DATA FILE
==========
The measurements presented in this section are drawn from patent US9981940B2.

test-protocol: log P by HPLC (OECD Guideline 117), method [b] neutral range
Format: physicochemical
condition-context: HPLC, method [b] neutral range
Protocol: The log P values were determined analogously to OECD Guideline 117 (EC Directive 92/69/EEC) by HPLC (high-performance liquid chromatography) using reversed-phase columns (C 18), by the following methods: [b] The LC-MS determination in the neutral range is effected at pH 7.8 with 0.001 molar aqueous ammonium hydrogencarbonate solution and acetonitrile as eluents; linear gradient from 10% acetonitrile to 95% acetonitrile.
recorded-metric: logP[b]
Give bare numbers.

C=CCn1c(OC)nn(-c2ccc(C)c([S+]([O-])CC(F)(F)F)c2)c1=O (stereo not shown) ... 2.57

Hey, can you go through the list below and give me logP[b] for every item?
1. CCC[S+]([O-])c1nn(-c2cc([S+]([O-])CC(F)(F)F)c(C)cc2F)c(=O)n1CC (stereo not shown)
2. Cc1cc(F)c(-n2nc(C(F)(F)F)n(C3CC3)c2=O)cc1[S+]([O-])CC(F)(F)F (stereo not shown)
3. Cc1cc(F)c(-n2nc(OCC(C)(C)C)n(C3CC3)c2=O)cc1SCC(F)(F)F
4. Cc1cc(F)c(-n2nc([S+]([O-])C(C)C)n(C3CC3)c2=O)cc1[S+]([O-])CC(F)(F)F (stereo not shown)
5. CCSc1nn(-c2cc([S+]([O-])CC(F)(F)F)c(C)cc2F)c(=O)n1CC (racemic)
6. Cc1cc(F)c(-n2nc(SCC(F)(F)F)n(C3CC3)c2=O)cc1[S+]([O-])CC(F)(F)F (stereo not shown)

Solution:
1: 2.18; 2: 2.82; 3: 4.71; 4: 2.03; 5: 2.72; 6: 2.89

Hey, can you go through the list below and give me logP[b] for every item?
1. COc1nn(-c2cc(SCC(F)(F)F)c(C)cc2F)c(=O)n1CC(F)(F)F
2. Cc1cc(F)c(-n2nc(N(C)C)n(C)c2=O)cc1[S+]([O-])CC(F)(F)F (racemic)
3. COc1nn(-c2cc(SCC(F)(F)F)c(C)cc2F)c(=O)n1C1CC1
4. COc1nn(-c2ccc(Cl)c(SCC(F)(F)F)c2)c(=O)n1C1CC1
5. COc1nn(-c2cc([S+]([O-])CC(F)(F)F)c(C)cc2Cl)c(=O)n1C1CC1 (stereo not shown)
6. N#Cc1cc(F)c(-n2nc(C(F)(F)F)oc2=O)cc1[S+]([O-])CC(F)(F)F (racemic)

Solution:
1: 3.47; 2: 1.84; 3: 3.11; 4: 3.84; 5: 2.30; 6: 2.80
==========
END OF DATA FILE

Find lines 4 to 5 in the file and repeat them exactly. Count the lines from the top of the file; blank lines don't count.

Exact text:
condition-context: HPLC, method [b] neutral range
Protocol: The log P values were determined analogously to OECD Guideline 117 (EC Directive 92/69/EEC) by HPLC (high-performance liquid chromatography) using reversed-phase columns (C 18), by the following methods: [b] The LC-MS determination in the neutral range is effected at pH 7.8 with 0.001 molar aqueous ammonium hydrogencarbonate solution and acetonitrile as eluents; linear gradient from 10% acetonitrile to 95% acetonitrile.